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Comments»

1. 451 CAOS Theory » Everything you always wanted to know about MySQL but were afraid to ask - October 26, 2009

[...] 25: Sacha Labourey – SUN vs./and ORCL: the failure of the dual licensing model? “Some of the ex-MySQL co-founders who now ask for ORCL to let MySQL go are responsible for [...]

2. Seun Osewa - January 18, 2010

If not for the dual license, the founders would not have had anything to sell, MySQL’s marketing budget would be zero, and we would all be using PostgreSQL. You can’t eat your cash and still own the code!

Sacha - January 18, 2010

agreed

3. Brian Aker - January 19, 2010

Hi!

I’m no fan of dual licensing, but what I don’t get is why a number of the OEM vendors complain about paying the licensing fees for the drivers. You have a choice, either pay for the drivers, or write your own. If you write your own then the problem goes away.

PHP has distributed non-GPL MySQL drivers over the years. Redhat has done this off and on,… If you don’t want to pay for access to the drivers then you just need to write your own.

Cheers,
-Brian

BTW this assumes you aren’t using libmysqld or shipping the server with your product. Almost no one ever has ever used libmysqld (if you are, you should probably be using SQLite), and the Internet really removes the need for you to ship the database with your product.

Sacha - January 19, 2010

agreed. JDBC drivers used to be licensed under the LGPL btw and MySQL changed that at some point.

4. Si chen - January 21, 2010

Sacha,

This sounds like the kind of clever schemes that James Bond villains come up with, but I’m afraid it might not work much better than a Dr. Evil plan either: They’d be killing off the OEM business they bought from MySQL, without being really able to kill off open source databases in general. There’s still postgresql, derby, etc., and another open source database can always spring up, right? So why would they want to do this?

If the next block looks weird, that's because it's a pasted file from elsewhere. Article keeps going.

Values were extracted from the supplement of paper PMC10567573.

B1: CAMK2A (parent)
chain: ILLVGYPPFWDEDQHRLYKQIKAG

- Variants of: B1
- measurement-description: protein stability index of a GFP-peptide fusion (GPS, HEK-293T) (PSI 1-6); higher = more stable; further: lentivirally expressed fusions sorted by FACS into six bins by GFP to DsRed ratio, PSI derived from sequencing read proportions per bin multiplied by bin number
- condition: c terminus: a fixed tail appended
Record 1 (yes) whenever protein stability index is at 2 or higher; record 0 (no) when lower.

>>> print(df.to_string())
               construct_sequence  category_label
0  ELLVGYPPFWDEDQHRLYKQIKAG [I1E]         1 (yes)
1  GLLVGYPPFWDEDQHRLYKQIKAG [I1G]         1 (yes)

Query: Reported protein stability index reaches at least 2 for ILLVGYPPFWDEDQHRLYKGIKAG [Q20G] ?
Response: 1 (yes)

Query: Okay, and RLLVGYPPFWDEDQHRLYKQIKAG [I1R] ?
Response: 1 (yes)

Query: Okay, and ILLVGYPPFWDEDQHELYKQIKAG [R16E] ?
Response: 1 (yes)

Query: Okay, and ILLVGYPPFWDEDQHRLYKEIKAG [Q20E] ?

Sacha - January 22, 2010

I agree, they will most probably not do that. But I don’t think the reason lies in the lost revenues since MySQL revenues are probably equal to 3 working days of ORCL revenues… No, I don’t think they are going to do it because they have other things to do, like… running a business. As for the other DBs, yes plenty of alternatives exist but MySQL is really the crown symbol of FOSS DB, other DBs have never been able to catch up on that front – whatever their technical merits are.

Si Chen - February 2, 2010

Yes, you are right. MySQL is probably just not a big deal to a company as big as ORCL either way. I wonder if the problem with “freeing MySQL” is just that SUNW (haha the old NASDAQ ticker, before JAVA) paid so much for it that if ORCL “freed” MySQL by selling it back out, they would have to take a big write-down?

5. Andrew C. Oliver - January 24, 2010

In the end I think there are even more problems with the “disruptive ‘pro’ upgrade” model. Often times the cost of redeployment from say “OurStuff DontUseThisProductOrItWillEatYourBrane Edition” to “OurStuff AwesomeThanksForPurchasing Edition” will dwarf all money paid over the life of the business relationship. The “right” way to do those is by keeping the “pro” version point-for-point compatible (i.e. springs Enterprise jars are drop in replacements that require no real effort) and this should be value-add not “or we won’t do any other kind of business with you”… I agree on the value add problems of the dual-license model. Just I think those aren’t well understood yet and haven’t been business problems for the vendors yet. I think this may change that.